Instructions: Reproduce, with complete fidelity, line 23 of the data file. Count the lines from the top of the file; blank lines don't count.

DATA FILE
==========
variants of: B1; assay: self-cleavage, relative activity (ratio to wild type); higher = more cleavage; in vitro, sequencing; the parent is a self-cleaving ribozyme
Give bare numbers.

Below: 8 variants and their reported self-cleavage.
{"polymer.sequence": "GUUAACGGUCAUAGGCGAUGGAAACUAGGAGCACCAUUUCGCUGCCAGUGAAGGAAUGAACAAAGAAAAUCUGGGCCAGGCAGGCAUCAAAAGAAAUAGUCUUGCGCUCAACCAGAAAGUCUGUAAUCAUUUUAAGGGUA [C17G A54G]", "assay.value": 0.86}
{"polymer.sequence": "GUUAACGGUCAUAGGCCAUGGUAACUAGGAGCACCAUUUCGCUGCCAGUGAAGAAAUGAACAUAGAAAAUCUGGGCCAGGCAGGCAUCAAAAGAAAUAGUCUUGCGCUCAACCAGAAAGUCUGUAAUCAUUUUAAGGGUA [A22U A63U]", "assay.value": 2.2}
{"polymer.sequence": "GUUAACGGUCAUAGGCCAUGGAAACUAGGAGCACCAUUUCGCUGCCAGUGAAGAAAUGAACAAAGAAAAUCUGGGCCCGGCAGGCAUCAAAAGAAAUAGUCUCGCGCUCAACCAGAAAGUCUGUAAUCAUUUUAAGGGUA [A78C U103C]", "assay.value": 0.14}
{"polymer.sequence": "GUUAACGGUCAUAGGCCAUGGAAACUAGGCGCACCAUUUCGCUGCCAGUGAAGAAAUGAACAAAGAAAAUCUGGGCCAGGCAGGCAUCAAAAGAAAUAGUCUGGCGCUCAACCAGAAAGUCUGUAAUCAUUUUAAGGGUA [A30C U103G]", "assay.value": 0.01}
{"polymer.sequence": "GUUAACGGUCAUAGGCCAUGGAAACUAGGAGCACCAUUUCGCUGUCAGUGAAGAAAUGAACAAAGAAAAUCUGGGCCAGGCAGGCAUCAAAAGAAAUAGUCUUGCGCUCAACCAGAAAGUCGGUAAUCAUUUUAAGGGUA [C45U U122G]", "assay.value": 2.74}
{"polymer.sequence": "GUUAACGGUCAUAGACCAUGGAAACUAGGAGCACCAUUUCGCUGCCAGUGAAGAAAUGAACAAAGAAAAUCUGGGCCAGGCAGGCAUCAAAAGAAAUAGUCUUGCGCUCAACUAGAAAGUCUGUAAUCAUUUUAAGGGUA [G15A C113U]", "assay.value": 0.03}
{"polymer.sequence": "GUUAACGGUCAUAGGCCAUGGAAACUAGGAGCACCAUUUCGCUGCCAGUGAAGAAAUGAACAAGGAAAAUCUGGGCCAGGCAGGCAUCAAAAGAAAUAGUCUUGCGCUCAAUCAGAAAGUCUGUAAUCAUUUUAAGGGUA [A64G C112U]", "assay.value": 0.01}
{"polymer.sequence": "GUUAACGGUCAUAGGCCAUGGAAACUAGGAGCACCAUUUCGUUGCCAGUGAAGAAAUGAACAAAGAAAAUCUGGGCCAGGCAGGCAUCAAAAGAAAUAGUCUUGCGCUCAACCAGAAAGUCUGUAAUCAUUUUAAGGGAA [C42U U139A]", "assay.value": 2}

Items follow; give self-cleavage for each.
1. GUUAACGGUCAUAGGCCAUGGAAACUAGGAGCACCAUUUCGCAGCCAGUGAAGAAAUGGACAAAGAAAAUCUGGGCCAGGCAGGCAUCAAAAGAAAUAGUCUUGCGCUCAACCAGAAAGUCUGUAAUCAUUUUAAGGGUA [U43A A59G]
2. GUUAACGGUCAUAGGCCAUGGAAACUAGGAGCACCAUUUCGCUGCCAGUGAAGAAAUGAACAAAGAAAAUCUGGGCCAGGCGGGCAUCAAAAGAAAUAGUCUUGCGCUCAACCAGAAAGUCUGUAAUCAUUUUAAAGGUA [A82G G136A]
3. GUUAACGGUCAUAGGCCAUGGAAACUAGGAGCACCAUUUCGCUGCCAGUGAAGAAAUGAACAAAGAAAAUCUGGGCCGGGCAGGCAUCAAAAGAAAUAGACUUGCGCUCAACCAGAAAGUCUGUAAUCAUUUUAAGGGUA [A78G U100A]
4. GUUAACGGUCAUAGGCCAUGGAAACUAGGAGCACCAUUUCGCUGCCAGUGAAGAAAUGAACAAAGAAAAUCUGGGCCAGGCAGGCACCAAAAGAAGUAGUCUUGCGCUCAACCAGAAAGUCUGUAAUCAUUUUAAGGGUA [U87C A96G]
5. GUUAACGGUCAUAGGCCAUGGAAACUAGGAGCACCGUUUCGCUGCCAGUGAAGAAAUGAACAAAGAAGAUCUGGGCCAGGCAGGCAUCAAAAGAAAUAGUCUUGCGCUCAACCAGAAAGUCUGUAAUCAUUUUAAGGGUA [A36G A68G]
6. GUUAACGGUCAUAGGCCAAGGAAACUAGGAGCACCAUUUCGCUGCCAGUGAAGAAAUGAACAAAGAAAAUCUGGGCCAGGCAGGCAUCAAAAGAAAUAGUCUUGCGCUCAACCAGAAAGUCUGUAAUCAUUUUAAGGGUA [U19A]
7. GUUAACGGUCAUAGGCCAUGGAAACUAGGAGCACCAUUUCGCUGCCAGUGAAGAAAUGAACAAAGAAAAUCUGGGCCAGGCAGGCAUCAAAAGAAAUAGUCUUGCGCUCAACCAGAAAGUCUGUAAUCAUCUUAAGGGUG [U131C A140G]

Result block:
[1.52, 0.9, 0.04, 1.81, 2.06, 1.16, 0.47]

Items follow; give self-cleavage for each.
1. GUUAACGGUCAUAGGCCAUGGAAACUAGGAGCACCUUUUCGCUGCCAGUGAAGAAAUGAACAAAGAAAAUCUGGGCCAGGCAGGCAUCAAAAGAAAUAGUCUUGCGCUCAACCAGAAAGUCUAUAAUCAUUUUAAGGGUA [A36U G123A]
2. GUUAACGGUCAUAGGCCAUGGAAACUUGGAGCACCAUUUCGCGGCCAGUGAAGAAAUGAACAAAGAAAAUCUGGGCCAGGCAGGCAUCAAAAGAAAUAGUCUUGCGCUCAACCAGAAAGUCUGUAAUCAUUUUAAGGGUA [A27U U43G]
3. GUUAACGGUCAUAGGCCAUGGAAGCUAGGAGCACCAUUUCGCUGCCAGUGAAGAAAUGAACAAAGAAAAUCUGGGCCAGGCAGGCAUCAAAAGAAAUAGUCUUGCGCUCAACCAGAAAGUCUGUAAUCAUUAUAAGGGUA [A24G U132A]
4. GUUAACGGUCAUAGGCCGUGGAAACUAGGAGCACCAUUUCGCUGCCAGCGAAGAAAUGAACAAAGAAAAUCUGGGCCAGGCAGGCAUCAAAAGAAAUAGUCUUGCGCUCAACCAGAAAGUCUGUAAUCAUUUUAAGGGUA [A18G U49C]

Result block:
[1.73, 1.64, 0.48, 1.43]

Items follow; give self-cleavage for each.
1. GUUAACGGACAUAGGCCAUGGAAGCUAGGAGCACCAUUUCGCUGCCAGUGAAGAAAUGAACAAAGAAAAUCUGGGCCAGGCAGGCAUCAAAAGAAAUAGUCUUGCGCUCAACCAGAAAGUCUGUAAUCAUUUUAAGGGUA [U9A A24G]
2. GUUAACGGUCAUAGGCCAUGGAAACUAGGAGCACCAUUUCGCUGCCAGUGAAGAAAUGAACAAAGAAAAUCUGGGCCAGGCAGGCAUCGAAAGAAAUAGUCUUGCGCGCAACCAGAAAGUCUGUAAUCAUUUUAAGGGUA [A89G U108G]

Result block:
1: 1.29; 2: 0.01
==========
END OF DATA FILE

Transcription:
1. GUUAACGGUCAUAGGCCAUGGAAACUAGGAGCACCUUUUCGCUGCCAGUGAAGAAAUGAACAAAGAAAAUCUGGGCCAGGCAGGCAUCAAAAGAAAUAGUCUUGCGCUCAACCAGAAAGUCUAUAAUCAUUUUAAGGGUA [A36U G123A]